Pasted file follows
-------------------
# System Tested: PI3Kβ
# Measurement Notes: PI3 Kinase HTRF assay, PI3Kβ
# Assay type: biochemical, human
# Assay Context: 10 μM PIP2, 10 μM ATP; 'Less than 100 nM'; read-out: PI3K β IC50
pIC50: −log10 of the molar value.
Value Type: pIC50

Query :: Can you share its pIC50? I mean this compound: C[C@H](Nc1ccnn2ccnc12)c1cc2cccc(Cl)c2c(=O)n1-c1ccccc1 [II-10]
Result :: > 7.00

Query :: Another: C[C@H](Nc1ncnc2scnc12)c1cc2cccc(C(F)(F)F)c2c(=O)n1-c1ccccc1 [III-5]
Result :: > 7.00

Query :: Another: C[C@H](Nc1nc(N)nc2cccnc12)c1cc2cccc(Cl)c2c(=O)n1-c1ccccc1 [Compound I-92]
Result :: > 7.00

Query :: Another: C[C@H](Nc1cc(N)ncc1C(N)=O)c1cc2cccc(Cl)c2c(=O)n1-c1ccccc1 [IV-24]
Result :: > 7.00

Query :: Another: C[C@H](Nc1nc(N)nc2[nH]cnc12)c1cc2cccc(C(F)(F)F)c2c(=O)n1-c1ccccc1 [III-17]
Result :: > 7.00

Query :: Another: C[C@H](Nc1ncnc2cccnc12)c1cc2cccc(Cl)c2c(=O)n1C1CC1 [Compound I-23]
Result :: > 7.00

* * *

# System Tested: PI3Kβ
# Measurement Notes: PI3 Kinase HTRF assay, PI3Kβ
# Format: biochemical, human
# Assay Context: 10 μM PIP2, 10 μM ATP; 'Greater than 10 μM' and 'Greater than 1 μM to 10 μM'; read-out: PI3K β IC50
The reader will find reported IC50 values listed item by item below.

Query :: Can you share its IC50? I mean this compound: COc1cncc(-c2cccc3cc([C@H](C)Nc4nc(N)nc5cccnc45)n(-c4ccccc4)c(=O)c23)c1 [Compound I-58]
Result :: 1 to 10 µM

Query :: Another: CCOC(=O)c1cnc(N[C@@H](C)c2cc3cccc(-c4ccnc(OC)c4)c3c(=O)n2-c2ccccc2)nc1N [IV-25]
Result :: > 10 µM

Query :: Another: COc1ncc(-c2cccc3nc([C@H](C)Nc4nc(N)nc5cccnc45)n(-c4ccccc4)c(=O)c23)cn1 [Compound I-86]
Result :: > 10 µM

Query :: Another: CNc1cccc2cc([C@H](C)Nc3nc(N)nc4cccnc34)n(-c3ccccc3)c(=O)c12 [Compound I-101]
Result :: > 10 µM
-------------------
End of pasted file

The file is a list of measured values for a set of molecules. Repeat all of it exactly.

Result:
# System Tested: PI3Kβ
# Measurement Notes: PI3 Kinase HTRF assay, PI3Kβ
# Assay type: biochemical, human
# Assay Context: 10 μM PIP2, 10 μM ATP; 'Less than 100 nM'; read-out: PI3K β IC50
pIC50: −log10 of the molar value.
Value Type: pIC50

Query :: Can you share its pIC50? I mean this compound: C[C@H](Nc1ccnn2ccnc12)c1cc2cccc(Cl)c2c(=O)n1-c1ccccc1 [II-10]
Result :: > 7.00

Query :: Another: C[C@H](Nc1ncnc2scnc12)c1cc2cccc(C(F)(F)F)c2c(=O)n1-c1ccccc1 [III-5]
Result :: > 7.00

Query :: Another: C[C@H](Nc1nc(N)nc2cccnc12)c1cc2cccc(Cl)c2c(=O)n1-c1ccccc1 [Compound I-92]
Result :: > 7.00

Query :: Another: C[C@H](Nc1cc(N)ncc1C(N)=O)c1cc2cccc(Cl)c2c(=O)n1-c1ccccc1 [IV-24]
Result :: > 7.00

Query :: Another: C[C@H](Nc1nc(N)nc2[nH]cnc12)c1cc2cccc(C(F)(F)F)c2c(=O)n1-c1ccccc1 [III-17]
Result :: > 7.00

Query :: Another: C[C@H](Nc1ncnc2cccnc12)c1cc2cccc(Cl)c2c(=O)n1C1CC1 [Compound I-23]
Result :: > 7.00

* * *

# System Tested: PI3Kβ
# Measurement Notes: PI3 Kinase HTRF assay, PI3Kβ
# Format: biochemical, human
# Assay Context: 10 μM PIP2, 10 μM ATP; 'Greater than 10 μM' and 'Greater than 1 μM to 10 μM'; read-out: PI3K β IC50
The reader will find reported IC50 values listed item by item below.

Query :: Can you share its IC50? I mean this compound: COc1cncc(-c2cccc3cc([C@H](C)Nc4nc(N)nc5cccnc45)n(-c4ccccc4)c(=O)c23)c1 [Compound I-58]
Result :: 1 to 10 µM

Query :: Another: CCOC(=O)c1cnc(N[C@@H](C)c2cc3cccc(-c4ccnc(OC)c4)c3c(=O)n2-c2ccccc2)nc1N [IV-25]
Result :: > 10 µM

Query :: Another: COc1ncc(-c2cccc3nc([C@H](C)Nc4nc(N)nc5cccnc45)n(-c4ccccc4)c(=O)c23)cn1 [Compound I-86]
Result :: > 10 µM

Query :: Another: CNc1cccc2cc([C@H](C)Nc3nc(N)nc4cccnc34)n(-c3ccccc3)c(=O)c12 [Compound I-101]
Result :: > 10 µM